Thank you in advance for your feedback, you have all been so helpful.
Zone 5A (coastal Mass) house.
I have an older 3200 sq ft home with a mix of well-pointed fieldstone foundation and poured concrete. The 1000 sq ft attic is currently air-sealed in most places, and has a mix of fiberglass batts and cellulose for about R-30. I have 10 recessed lights in attic, which have the LED airtight retrofits with gaskets, but are not covered in cellulose. The recessed fixtures are IC-rated. The remainder of the home has vented cathedral ceilings (sigh).
I have a System 2000 boiler and am averaging about 450 gallons/year of oil on heat and hot water.
During the past 100 year freeze earlier this month, I had some frost on underside of roof sheathing. I spent hours digging through cellulose and airsealed some wall plates and open wall cavities that the previous homeowner’s airsealing and insulation contractors clearly missed. There is one 30′ exterior wall plate in the eaves I cannot reach to airseal from inside the attic.
Mass Save (a national grid rebate program) came to the house, and pitched me on pulling up the existing attic insulation, double-checking and airsealing anything I missed, adding 2″ polyiso to a 1′ attic kneewall and blowing enough additional insulation all over my IC cans and around the entire attic to get me to R-49 (this amounts to an additional about 7-12″ of cellulose they say, depending on existing levels). With the 75% off rebate, my cost is $500.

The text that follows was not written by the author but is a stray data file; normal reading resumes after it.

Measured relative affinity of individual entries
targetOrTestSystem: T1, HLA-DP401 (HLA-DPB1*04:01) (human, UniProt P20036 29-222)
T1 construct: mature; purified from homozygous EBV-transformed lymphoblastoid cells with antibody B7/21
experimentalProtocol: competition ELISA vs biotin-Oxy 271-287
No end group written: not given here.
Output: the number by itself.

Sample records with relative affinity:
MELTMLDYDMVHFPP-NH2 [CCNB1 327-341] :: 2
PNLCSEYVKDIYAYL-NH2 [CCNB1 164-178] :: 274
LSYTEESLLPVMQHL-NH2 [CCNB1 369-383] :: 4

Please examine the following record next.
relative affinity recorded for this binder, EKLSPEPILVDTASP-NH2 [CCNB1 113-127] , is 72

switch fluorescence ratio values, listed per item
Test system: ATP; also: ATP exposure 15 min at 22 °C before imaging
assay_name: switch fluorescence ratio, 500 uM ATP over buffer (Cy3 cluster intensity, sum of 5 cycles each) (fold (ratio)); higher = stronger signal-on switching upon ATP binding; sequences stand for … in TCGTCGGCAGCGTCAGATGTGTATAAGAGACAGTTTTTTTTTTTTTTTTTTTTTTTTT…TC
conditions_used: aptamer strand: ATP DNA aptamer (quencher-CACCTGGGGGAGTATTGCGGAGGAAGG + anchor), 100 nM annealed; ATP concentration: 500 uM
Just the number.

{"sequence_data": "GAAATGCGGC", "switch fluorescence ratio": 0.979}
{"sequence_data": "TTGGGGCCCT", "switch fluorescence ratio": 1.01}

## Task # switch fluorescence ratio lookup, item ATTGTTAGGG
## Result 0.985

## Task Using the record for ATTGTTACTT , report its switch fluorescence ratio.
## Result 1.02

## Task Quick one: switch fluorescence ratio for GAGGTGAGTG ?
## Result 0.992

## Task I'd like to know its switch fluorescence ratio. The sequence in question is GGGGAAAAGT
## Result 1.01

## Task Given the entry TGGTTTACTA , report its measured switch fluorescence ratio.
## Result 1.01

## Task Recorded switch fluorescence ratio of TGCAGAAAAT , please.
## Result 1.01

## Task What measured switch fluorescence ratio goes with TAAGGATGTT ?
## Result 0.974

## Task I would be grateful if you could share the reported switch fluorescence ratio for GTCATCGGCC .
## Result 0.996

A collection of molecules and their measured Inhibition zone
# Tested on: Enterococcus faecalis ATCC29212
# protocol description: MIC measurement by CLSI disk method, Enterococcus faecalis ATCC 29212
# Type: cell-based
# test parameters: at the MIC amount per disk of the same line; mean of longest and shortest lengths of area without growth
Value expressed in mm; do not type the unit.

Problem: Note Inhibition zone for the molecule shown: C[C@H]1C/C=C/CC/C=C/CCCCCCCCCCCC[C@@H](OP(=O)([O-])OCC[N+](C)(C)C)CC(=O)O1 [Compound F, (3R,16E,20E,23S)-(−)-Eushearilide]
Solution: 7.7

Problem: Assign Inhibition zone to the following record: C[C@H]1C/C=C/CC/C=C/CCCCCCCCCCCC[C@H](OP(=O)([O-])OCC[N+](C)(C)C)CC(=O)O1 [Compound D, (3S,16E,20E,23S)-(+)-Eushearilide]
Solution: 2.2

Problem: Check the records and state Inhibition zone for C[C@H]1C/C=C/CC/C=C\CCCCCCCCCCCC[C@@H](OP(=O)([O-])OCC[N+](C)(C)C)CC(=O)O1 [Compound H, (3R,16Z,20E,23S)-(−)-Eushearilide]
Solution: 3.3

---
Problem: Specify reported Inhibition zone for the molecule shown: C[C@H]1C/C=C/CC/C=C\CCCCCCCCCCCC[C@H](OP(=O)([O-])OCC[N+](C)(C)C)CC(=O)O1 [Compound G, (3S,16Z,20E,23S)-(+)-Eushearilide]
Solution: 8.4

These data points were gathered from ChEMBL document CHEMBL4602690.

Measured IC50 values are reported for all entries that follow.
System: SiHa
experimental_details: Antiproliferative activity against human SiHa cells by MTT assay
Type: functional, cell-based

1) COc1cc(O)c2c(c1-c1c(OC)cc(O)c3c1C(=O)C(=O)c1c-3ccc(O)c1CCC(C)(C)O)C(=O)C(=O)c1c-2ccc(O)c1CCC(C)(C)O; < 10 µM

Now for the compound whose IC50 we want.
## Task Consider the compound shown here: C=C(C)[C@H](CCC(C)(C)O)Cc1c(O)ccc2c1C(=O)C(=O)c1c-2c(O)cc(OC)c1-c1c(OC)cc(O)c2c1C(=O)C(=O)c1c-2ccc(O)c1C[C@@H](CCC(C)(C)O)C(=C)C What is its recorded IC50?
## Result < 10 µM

Is it worth pulling the exterior soffit/fascia board to seal that 30′ exterior wall plate? I have a hard time quantifying how much air loss that will stop. Mass Save says they wont do that, it would be up to me.
I know quantifying ROI is tough, but will I see substantial benefits going from R30 to R49 and really burying the recessed lights in cellulose? I was estimating about a 5-year payback?
Pertaining to the basement, my rim joist is air sealed with 2″ XPS and spray foam. I have forced hot air ductwork in basement. I wanted to add 2″ foil-faced polyiso to my poured concrete foundation, which amounts for about 70% of the foundation. Mass save rep says I’m wasting my time unless I also deal with the 30% fieldstone.
Question #3: Is insulating 70% of my basement walls with reclaimed polyiso (about $400 cost to me) not going to provide much benefit?
I have no capillary break between fieldstone and sill plate. I see no signs of rot where I foamed the rim joist in the section, and I understand that fieldstone will wick far less moisture than poured concrete.
Question #4: Long-term, Is jacking up house, slipping capillary break under sill, and then running that vapor barrier to floor, and spray foaming that, best option for airsealing and insulation the fieldstone? Any other practical way to aireal and insulate fieldstone?